However, even as supply is expected to increase, concerns about the pace of household formation have emerged, which could weigh on net absorption. Likewise, whether due to rising mortgage rates or the acceleration of home purchases due to COVID-19, sales of existing and new homes are expected to slow. According to the Fannie Mae Housing Market Forecast (May 2022), total home sales are expected to decline 11.1% in 2022 and 11.6% in 2023.

Looking further ahead, according to the US Census Bureau, US population growth rose just 0.12% year-over-year in July 2021, the lowest annual rate on record for the country. , reflecting the high number of deaths from the pandemic and weak immigration trends. Zelman & Associates notes that annual population growth, which has averaged 0.71% per year for the past decade, is expected to increase by 0.39% per year for the decade 2020-30.

While the multifamily market will face many headwinds in the coming year, with average U.S. vacancy rates at 5.5% and effective rents up 14.3% in the first quarter of 2022, the market has room to adapt to much more “normalized” growth levels. . With housing supply constrained by the lingering effect of eviction moratoriums, delays in new construction cycles, and institutional investors absorbing a growing share of single-family home purchases, multifamily fundamentals beat Zelman’s recent forecast. , leading them to increase 2022 economic income growth to 7.8. percent from 5.8 percent.[3] Despite inflation, rising rates and war in Europe, the multifamily industry retains many of the same strong fundamentals as at the end of 2021 and remains the best performing commercial real estate asset class.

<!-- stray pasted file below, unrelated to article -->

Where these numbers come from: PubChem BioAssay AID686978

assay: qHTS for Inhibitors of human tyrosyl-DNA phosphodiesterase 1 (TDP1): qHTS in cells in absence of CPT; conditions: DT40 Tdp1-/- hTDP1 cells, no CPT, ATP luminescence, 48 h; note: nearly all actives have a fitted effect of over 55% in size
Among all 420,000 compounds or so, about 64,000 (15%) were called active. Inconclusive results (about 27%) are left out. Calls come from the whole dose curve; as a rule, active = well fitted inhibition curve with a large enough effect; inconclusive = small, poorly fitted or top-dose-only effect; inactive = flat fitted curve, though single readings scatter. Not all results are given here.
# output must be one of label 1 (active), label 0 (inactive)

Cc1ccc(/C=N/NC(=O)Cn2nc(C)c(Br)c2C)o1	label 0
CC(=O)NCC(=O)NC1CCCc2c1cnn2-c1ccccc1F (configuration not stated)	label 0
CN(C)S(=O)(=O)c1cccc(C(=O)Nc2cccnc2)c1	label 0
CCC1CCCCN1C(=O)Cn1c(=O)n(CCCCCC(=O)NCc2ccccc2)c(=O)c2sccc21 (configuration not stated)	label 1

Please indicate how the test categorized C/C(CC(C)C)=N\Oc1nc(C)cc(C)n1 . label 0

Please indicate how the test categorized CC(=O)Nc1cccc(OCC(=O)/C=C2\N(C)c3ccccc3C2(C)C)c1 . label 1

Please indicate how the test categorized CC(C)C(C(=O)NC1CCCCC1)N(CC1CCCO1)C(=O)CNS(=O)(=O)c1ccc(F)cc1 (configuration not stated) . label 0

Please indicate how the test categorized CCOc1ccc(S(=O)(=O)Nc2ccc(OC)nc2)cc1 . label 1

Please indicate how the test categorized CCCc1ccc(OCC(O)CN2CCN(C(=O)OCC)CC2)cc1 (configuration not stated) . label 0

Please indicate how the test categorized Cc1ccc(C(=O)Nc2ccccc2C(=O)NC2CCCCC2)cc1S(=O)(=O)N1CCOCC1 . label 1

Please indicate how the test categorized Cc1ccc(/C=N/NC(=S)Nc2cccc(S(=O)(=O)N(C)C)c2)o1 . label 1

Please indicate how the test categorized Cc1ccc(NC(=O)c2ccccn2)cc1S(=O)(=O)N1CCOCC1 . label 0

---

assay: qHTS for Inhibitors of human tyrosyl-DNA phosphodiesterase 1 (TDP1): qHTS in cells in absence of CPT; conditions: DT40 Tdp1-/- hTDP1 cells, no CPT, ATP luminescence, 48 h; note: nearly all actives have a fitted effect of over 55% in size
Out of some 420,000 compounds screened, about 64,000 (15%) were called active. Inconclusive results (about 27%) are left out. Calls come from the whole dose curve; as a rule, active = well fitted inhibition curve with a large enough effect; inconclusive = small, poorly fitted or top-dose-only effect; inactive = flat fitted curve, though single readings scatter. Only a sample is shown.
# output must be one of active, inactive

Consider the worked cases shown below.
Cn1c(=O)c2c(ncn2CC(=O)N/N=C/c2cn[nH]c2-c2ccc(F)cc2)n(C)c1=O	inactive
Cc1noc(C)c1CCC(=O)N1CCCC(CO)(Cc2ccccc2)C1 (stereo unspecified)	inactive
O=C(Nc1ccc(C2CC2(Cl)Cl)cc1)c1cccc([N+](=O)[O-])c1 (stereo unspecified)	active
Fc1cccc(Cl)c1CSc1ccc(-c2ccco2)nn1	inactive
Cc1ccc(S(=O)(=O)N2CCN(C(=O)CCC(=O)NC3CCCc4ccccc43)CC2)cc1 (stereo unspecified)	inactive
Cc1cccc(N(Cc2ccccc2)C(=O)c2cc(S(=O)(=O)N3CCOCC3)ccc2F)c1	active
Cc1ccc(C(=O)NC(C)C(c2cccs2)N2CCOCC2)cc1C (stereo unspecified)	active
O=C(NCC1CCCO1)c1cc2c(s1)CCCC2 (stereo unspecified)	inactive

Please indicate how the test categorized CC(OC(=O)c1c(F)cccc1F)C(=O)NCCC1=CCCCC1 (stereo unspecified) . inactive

Walker and Dunlop is a content partner of REBusinessOnline. For more Walker & Dunlop articles and news, Click here.

[1] The numbers refer to the more widely quoted CPI-U inflation index, although the Fed is tracking the Core PCE inflation index more closely which followed similar trends but rose 5.2% d year-over-year in March 2022.

[2] “Real-Time Market Watch Finds Signs of U.S. Housing Bubble Brewing,” Dallas Fed, March 29, 2022. https://www.dallasfed.org/research/economics/2022/0329.

[3] Source: March 29, 2022 macro rental market forecast, Zelman & Associates